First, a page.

After a week alone in remote Kimberley, social media helps reunite lost dog with frenzied owner
Len Simpson searched for his best friend over three miles a day in the heat of the Kimberley outback.
- Len Simpson and his loyal dog Jack were traveling the Kimberley
- Jack disappeared one night and Len spent a desperate week looking for him
- Social media and a Good Samaritan help them find each other in Broome
He searched the thick bushes and shrubs, over snake pits and kangaroo dung, for any sign of his beloved dog, Jack.
After seven days, Mr. Simpson was about to give up and go home.
The two had started their journey together, coming from Tasmania, and were camping near the Great Northern Highway, 195 km south of Broome.
Jack was usually let out overnight for a wash break, but he always came back to camp.
“When he didn’t come back, I thought, ‘He just went for a walk around a bit,’” Mr. Simpson said.
After the first day, Mr. Simpson no longer saw Jack’s footsteps.
So he used his old school compass to travel over 3 miles each day in a new direction, meticulously searching the sand for Jack’s tracks.
He texted his daughter, Kate, to Victoria to let her know that Jack was missing.
This was the start of a post about a missing dog that went viral and was shared on online billboards in the Kimberley and Pilbara areas.
Traveling good samaritan
Avid traveler Jolina Latusek was on her way from Port Hedland to Broome when she saw Kate’s post about the missing dog on Facebook.
During the week, Ms. Latusek helped with research, printing flyers at the local library and placing them along the highway.
She also supported Mr. Simpson while he was in the bush so that he could continue his research on the ground.
“Out of her own pocket, she was constantly refusing money,” Ms. Simpson said.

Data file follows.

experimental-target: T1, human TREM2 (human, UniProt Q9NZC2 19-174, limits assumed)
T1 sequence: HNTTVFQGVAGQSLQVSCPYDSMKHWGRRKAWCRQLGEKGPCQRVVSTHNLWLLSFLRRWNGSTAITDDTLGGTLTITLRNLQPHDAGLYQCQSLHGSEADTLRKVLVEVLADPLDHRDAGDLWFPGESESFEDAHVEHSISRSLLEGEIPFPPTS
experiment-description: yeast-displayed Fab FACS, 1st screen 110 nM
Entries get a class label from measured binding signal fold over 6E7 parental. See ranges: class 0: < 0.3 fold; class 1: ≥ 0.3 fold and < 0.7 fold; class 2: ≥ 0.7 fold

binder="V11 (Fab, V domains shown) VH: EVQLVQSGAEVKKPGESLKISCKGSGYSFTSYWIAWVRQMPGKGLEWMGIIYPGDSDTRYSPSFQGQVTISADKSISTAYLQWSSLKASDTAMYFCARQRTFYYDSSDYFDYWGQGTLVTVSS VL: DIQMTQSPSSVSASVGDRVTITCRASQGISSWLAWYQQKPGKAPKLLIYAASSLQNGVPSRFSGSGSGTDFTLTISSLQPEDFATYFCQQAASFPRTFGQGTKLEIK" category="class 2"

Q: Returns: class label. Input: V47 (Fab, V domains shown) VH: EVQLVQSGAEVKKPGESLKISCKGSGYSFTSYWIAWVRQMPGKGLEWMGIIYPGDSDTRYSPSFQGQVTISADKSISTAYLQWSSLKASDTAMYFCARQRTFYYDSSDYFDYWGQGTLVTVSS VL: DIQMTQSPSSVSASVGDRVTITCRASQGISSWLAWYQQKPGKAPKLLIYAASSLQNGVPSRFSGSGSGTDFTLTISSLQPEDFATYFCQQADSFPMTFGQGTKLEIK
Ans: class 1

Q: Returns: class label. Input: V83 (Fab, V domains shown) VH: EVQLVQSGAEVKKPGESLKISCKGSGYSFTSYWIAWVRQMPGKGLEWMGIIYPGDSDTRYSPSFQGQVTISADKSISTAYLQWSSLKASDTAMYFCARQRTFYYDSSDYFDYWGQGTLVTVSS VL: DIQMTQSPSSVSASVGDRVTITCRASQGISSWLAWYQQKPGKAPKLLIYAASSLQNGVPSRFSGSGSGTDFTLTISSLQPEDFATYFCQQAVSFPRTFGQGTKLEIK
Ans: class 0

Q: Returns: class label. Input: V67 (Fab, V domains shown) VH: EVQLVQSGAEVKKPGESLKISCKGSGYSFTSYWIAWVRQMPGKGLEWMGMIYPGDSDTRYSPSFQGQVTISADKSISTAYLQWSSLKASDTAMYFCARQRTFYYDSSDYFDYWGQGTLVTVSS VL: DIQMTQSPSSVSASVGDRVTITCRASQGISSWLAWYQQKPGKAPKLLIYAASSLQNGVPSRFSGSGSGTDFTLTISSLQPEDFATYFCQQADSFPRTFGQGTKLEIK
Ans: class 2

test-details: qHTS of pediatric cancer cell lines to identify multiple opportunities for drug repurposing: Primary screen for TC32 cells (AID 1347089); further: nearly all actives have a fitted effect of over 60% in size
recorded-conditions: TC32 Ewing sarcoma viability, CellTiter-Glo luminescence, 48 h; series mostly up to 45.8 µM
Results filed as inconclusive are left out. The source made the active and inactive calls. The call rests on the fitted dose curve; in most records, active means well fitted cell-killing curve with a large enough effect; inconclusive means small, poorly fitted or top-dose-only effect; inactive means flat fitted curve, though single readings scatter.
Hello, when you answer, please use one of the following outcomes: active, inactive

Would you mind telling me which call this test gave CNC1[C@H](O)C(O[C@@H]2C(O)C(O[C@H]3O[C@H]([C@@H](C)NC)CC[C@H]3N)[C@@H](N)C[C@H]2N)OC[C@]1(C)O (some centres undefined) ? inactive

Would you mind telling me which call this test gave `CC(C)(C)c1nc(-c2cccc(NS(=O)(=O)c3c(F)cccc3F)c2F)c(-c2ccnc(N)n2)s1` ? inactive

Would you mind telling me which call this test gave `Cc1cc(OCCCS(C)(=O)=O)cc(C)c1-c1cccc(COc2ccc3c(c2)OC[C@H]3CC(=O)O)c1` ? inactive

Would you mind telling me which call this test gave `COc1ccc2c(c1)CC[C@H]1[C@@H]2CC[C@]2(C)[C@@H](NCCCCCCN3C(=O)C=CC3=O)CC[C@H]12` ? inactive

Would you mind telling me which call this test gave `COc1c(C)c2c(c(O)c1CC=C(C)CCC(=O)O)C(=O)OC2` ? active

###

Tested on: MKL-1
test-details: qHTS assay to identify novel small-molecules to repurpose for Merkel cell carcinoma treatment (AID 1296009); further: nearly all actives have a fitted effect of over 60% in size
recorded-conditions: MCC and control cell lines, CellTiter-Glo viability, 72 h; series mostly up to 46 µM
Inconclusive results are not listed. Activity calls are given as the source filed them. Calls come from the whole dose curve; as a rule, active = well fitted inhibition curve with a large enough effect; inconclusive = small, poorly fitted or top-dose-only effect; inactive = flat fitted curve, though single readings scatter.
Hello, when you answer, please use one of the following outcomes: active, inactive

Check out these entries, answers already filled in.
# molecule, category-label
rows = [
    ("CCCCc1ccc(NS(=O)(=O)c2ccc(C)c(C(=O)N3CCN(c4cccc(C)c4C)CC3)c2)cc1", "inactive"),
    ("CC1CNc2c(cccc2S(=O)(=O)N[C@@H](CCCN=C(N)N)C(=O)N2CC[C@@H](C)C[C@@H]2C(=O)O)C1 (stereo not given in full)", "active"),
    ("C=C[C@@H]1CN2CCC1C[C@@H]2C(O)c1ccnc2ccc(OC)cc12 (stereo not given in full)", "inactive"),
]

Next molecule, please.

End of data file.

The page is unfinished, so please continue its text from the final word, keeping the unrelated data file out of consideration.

Ms. Latusek said she just wanted to help.
“I didn’t know Len Simpson, or Jack, or anyone, but I could imagine how he felt in this situation and I think if I ever needed help, I would like other people to ask me. ‘help too,’ she said.
She was halfway through a three-hour drive from Broome to Sandfire Roadhouse, just to post more leaflets on the missing dogs, when she received good news from Ms Simpson.
Jack had been found near the local indigenous community, Bidyadanga, after being seen next to a dump by a couple who recognized him, thanks to Ms Simpson’s various social media posts.
Ms Latusek said earlier in the morning Mr Simpson’s daughter texted her that Jack had been found when she was unable to reach her father.
“There isn’t a good phone signal there, so she couldn’t reach him,” she said.
So Ms. Latusek headed for Bidyadanga.
After picking up Jack, Ms Latusek headed to the nearest vets in Broome, who were surprised the dog was alive after seven days in the bush without food or water.
Vets, including Dr Chiquita Minshull, were very concerned that Jack could have heatstroke, been bitten by a snake, or ingested poison 1080.
“Fortunately, during the physical evaluation of him, we found that he was fine,” said Dr. Minshull.
A week into his search, after another five-hour search for Jack, Mr Simpson came back to a note placed on his car by Ms Latusek, letting him know that she had dropped Jack off at Broome’s vet.
As for the happy owner, he was shocked.
For Jack and his owner, their journey through the Western Australia region is not yet over as they prepare to travel to the southern part of the state.